Master director triumphs with a true story that Steven Spielberg despaired of, and with good reason

Master director triumphs with a true story that Steven Spielberg

In 2016, a message circulated that made my cinematic mouth water. Steven Spielberg wanted to make a movie with Star Wars actor Oscar Isaac. Tony Kushner (Lincoln) wrote the screenplay. The basis was a real crime, the perpetrators of which led to the top of the Vatican.

Seven years later, The Kidnapping of Edgardo Mortara remains little more than a database corpse. The film was never made because Spielberg was unable to cast the role that was crucial to him. The sadness about this can be buried at the latest now, because a more than worthy replacement for Spielberg was presented at the Cannes Film Festival, which left me angry and enthusiastic.

Kidnapped tells the true story of Edgardo Mortara

The film is called Kidnapped and is directed by the Italian master Marco Bellocchio (Il Traditore – As the key witness against the Cosa Nostra), who caused a sensation in his long career, among other things, through his open criticism of the Catholic Church. He could hardly have chosen a more ideal story for his new film.

The six-year-old Edgardo Mortara was living with his Jewish family in Bologna in 1858 when the papal police knocked on the door one evening. It is said that Edgardo (Enea Sala) was baptized, and the law stipulates that children who have been baptized as Christians may not be brought up by Jews. With all the arbitrariness of the papal authorities, Edgardo is snatched away from his parents, with no evidence or opportunity to defend yourself. Years of fighting for her son ensues, while the Jewish boy is to be religiously re-educated.


The poster for Kidnapped

The Edgardo Mortara case is attracting international attention, governments are exerting pressure. Pope Pius IX (masterfully deranged: Paolo Pierobon) insists on his decision. In young human life he recognizes the defensive barricade of his crumbling power.

The facts of the story fuel enough anger and Bellocchio opens his film with the complete bewilderment of the parents whose child is kidnapped in a cloak and dagger operation. This sense of injustice forms the sensitive fuel of a historical thriller, which would have degenerated into a simple indictment in the hands of a worse director. But Bellocchio does not rest on the indignation of his audience. As clearly as the guilt is distributed at the beginning of the story, the narrative unfolds in an ambiguous manner afterwards, which focuses on three parties: the parents, the Pope and little Edgardo.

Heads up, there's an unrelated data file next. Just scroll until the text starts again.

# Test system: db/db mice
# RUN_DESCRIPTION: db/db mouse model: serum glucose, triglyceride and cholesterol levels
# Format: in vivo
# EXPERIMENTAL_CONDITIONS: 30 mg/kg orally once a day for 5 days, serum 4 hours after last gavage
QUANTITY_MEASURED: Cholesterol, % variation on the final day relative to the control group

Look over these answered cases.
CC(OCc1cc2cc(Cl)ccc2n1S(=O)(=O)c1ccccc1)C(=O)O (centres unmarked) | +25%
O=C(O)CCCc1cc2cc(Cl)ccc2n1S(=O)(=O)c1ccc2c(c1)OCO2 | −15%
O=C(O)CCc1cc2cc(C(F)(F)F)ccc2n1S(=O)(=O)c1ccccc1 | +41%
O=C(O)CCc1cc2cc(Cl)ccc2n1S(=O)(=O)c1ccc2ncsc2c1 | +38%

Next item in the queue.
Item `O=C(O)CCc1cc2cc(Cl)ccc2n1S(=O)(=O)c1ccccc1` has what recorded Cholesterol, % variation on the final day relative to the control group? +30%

Steven Spielberg failed to cast the boy

The most nuanced character that emerges from the film is Edgardo. Steven Spielberg allegedly put his project on hold because he couldn’t find the right boy (source: Collider). Bellocchio obviously didn’t have this problem.

Kidnapped cautiously observes the emotional world of little Edgardo, to whom the image of the crucified Jesus seems just as alien as the Latin language. As great feat of the film shows the ability to capture his inner life, his contradictory feelings in pictures. In this it resembles another must-see true crime film at this year’s Cannes Film Festival, in which disparate emotions collided in one character: Martin Scorsese’s Killers of the Flower Moon.


Pope Pius IX

In Kidnapped, surreal interpolations break through the facts, and Edgardo’s attempt to understand and navigate an incomprehensible situation is visualized. For example, he sneaks up to the altar at night and frees Jesus from the nails in his hands and feet. It’s a gesture that can express so many things: longing for rescue, genuine compassion, guilt towards one’s parents, or an instinctive understanding of this symbol.

What sets Kidnapped apart from many other “startling” historical films is the courage to withhold a simple interpretation from us. Ambiguity is the trump card of this film, which will probably at least become worth seeing in the hands of Steven Spielberg. Alternative film history or not: Bellocchio was exactly the right person for the job.

Kidnapped (unfortunately) has not yet been released in German cinemas.